Chapter

A Rose by Any Name

James K. Agee

in Steward's Fork

Published by University of California Press

Published in print May 2007 | ISBN: 9780520251250
Published online March 2012 | e-ISBN: 9780520933798 | DOI: http://dx.doi.org/10.1525/california/9780520251250.003.0004
A Rose by Any Name

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  • Biodiversity and Conservation Biology

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This chapter describes the rich diversity of plant life in the Klamath Mountains, which contain the richest conifer diversity in the world and a number of rare or endemic plant species. The Klamaths contain isolated stands of foxtail pine and the only populations of weeping spruce. They are also home to the carnivorous California pitcher plant and to a number of distinctive species of monkeyflower (Mimulus). The Shasta snow-wreath (Neviusia cliftonii) is an ancient member of the rose family, which looks superficially like the widely distributed ninebark (Physocarpus capitatus). Its range has extended within the Klamath province, but it is still quite rare, apparently growing only in moist soils derived from limestone.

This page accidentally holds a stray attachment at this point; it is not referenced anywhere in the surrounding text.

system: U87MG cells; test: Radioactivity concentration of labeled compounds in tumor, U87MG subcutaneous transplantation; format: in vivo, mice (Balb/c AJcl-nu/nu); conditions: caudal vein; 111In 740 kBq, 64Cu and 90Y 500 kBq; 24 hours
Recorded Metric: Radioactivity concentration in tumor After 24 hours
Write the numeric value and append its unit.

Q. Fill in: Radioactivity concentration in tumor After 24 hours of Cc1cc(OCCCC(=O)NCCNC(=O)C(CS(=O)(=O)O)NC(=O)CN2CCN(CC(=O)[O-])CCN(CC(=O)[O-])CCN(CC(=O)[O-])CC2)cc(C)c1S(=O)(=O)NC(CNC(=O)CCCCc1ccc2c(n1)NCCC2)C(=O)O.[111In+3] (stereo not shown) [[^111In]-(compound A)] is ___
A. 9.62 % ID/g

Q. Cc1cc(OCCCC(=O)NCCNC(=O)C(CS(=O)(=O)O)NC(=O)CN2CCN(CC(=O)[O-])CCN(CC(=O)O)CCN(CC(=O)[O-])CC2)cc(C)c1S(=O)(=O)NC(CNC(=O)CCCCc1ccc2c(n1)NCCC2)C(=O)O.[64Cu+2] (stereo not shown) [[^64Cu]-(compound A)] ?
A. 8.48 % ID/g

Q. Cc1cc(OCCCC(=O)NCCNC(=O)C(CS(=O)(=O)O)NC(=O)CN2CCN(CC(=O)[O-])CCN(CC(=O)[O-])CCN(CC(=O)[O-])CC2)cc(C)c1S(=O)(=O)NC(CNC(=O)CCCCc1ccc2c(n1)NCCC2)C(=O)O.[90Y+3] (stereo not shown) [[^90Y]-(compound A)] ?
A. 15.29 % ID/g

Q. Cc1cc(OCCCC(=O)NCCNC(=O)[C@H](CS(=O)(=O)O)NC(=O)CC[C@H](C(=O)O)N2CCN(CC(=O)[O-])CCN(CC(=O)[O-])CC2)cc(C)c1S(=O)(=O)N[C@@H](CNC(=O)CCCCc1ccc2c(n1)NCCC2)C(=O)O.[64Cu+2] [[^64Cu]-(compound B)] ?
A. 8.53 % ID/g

Keywords: plant life; Klamath Mountains; conifers; foxtail pine; weeping spruce; California pitcher plant; monkeyflower; Shasta snow-wreath

Chapter.  3455 words.  Illustrated.

Subjects: Biodiversity and Conservation Biology

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